881 New vehicles were sold in January, which represents a 5.6% m/m increase from the 834 sold in December. This is however 0.5% lower than the 885 new vehicles sold in January 2017. From a rolling 12-month basis, a total of 13,195 new vehicles were sold at January 2018 representing a contraction of 17.8% from the 16,043 sold over the same period in 2017 and as illustrated below, 2018 is getting off to a slow start.
A total of 427 new passenger vehicles were sold during January, increasing by 14.8% m/m and 10.6% y/y. January 2018 has so far registered a better start to the year. The previous two years have both recorded a y/y and m/m decline. Passenger vehicle sales have been impacted in large by amendments to the Credit Act that requires tighter credit conditions, as well as by reduced government expenditure and depressed consumer confidence in the current economic climate.
Commercial vehicle sales declined to 454 units, a 1.7% m/m, and 9.0% y/y contraction. For January, 427 light commercial vehicles, 14 medium commercial vehicles, and 13 heavy commercial vehicles were sold. On a year on year basis light commercial sales have declined by 9.1%, medium commercial sales started the year as they did in 2017 and heavy and extra heavy sales have decreased by 13.3%.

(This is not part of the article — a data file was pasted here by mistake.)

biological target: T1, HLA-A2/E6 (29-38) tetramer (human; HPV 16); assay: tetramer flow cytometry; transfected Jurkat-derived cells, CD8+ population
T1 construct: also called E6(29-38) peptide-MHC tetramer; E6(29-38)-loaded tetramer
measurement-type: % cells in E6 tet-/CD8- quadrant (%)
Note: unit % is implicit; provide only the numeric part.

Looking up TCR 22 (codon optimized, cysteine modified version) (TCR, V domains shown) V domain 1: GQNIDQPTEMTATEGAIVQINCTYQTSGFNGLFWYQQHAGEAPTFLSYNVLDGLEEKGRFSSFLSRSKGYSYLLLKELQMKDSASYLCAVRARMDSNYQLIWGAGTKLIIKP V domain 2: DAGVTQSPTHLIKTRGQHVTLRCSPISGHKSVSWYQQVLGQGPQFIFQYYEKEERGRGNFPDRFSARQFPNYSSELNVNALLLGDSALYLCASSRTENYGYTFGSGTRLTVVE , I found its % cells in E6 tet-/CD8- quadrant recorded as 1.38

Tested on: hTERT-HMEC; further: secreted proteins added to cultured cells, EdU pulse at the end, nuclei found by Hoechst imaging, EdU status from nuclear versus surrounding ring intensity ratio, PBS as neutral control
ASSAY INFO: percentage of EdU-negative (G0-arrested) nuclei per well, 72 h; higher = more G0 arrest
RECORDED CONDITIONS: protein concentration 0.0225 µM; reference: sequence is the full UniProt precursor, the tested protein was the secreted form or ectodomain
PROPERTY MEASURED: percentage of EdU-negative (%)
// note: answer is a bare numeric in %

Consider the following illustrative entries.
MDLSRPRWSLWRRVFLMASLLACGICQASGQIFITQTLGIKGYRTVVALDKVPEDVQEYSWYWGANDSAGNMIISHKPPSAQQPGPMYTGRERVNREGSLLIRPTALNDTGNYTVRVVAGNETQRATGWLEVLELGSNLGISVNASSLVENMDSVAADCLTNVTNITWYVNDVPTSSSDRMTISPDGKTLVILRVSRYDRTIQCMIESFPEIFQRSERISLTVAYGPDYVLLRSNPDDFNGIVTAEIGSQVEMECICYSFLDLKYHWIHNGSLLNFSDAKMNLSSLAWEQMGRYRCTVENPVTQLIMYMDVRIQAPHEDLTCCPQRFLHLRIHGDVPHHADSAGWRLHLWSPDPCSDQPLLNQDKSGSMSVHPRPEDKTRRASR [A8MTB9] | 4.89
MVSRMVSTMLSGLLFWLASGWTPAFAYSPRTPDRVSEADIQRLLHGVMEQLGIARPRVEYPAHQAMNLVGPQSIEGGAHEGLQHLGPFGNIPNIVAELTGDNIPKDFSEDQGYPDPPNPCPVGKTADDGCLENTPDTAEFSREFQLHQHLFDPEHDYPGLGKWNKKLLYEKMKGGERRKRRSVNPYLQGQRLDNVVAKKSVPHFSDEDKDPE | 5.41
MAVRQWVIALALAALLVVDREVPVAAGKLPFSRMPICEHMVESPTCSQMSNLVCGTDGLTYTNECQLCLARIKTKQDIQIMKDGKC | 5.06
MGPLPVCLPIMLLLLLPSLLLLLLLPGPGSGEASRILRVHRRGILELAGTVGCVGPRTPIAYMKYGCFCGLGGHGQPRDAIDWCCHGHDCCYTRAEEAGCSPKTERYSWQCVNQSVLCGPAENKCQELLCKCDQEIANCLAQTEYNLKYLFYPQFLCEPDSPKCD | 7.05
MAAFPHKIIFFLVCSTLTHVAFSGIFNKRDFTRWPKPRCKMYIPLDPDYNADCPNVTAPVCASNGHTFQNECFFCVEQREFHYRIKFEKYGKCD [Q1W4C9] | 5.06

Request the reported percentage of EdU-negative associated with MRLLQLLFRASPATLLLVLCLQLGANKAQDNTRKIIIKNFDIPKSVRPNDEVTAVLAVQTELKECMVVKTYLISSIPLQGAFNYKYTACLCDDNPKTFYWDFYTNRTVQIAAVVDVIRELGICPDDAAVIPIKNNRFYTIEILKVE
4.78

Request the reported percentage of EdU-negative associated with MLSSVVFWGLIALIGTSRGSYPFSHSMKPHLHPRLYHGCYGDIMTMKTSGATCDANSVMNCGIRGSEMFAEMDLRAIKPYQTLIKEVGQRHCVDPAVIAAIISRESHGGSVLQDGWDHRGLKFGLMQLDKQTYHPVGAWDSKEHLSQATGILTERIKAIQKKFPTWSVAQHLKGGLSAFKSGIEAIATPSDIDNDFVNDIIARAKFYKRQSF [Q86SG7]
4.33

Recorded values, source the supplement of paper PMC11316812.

Toyota is starting off 2018 with a firm grasp on the market for new vehicle sales with a 43% share of the passenger vehicle market followed by Volkswagen with 19%. Toyota also remained the leader in the light commercial vehicle space with a 62% market share with Nissan in second place with a 11% share.
The Bottom Line
Cumulative new vehicle sales have been on the decline since December 2015 and continues its downward trend in January to its lowest level since March 2012. The current recessionary environment coupled with the reduction in government spending is further highlighted by depressed business and consumer confidence. Tighter credit controls have limited the amount of credit available that is used to finance vehicle purchases, slowing private credit extension, particularly instalment credit, proves as testament to the decline. Lower levels of capital expenditure from corporates remains worrisome, while relief for business and consumers alike rest on the renewed optimism in SA, now under new leadership, which might well avoid a ratings downgrade and possibly opening the door to a rate cutting cycle.